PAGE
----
The process of succession planning is unique to each company, but there are general guidelines that you can follow to help your business create a successful succession strategy.

Guidelines for Succession Planning

  • Identify important roles in the social enterprise that would need to be filled quickly if a board/committee member or key member of staff has to leave.
  • Have an understanding of the main responsibilities, competencies, and requirements for each role.
  • Identify individuals from the community, membership or staff team who would have an interest in and potential to grow into a leadership position.
  • Establish a progression route for individuals from the community, membership, or staff team to develop skills, confidence, and experience to eventually fill key roles in the social enterprise.
  • Involve existing members in providing mentoring to support succession planning.

Challenges of succession planning

Scottish author Rona Campbell’s book “Succession Planning in Community Land Trusts” gives an overview of the 5 main barriers to succession planning within the rural context. These are summarised here:

No Plan

Many community enterprises have no formal succession plan for either their board members or volunteers. Sometimes it can be difficult to think into the future of the next few years when people are busy managing day-to-day operations.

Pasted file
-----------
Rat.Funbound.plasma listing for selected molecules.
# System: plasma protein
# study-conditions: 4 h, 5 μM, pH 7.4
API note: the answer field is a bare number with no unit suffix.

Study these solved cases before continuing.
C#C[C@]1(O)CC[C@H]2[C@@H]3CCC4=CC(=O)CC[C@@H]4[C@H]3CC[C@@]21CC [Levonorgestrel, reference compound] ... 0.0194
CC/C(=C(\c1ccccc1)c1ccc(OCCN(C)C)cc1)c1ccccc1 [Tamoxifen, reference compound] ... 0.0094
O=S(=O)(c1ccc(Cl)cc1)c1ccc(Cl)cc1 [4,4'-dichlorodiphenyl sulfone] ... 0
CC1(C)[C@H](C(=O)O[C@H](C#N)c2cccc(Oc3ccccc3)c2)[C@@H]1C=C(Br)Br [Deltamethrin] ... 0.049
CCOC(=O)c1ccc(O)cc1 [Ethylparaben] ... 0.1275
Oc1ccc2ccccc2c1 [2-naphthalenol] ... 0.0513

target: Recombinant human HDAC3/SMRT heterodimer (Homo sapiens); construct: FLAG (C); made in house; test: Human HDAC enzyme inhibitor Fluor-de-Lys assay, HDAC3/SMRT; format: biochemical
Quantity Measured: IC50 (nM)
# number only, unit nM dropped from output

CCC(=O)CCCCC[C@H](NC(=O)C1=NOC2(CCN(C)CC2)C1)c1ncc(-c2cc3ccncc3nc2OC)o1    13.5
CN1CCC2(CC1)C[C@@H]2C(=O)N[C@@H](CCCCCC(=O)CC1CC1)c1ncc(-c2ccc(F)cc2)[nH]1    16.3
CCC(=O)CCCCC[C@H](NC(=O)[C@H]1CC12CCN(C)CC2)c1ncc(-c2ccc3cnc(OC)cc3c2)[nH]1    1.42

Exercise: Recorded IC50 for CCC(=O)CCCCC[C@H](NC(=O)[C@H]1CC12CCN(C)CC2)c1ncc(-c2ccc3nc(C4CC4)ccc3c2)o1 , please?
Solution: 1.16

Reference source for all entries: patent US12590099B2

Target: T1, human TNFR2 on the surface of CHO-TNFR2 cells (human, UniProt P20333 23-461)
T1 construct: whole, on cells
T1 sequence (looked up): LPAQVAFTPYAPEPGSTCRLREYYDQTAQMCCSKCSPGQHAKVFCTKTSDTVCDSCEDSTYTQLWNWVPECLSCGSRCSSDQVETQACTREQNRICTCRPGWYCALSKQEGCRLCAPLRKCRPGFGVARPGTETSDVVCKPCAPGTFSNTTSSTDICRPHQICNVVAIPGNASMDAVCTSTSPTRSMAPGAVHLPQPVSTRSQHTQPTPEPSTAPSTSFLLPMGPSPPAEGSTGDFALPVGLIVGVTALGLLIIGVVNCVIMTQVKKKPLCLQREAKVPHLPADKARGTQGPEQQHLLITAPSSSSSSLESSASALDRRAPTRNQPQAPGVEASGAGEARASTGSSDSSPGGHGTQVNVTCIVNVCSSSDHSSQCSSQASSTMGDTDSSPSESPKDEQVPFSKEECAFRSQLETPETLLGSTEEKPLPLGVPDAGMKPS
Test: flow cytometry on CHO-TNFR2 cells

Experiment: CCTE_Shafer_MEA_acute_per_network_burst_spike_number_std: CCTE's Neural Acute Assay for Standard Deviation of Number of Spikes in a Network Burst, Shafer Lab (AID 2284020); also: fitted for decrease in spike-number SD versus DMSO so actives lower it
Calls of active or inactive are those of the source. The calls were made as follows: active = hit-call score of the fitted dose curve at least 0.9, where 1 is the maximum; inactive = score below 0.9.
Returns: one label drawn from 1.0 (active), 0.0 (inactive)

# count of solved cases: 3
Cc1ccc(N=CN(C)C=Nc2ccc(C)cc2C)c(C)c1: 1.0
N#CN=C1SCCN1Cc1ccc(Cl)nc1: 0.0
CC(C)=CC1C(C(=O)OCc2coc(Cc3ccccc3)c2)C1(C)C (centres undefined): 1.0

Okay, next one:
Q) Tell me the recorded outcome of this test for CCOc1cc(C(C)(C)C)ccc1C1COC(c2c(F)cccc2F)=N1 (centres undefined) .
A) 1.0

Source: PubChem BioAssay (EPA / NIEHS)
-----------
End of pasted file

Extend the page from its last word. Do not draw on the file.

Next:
There is often an assumption that people will simply continue, although it is unrealistic and unfair to rely on the same group of people who have volunteered for long periods of time.

People

The number of volunteers in rural communities relates back to the wider issue of small ofdeclining populations. This make it more difficult for communities to carry out projects, due to difficulty in attracting volunteers, and relying on a small group of people to carry out work.

The future of community enterprises and empowered young people are co-dependent aspects of succession planning.

Time

A lack of available time is a barrier to volunteering for many people. This is particularly affected by changing employment patterns, and the more complex skills required of volunteers (e.g. IT skills).

Training and Skills

The issue of small populations sometimes result in a small pool of available potential volunteers. On the flip side – due to knowledge of local people, it can be easier to identify people who could help and have relevant skills.

Community Conflict

In remote and rural communities, it is often a small group of people who must work together, and this can lead to tension between residents.

One of the key challenges with succession planning in rural areas can be the demographic shift with a growing number of older people, and the declining numbers of young people.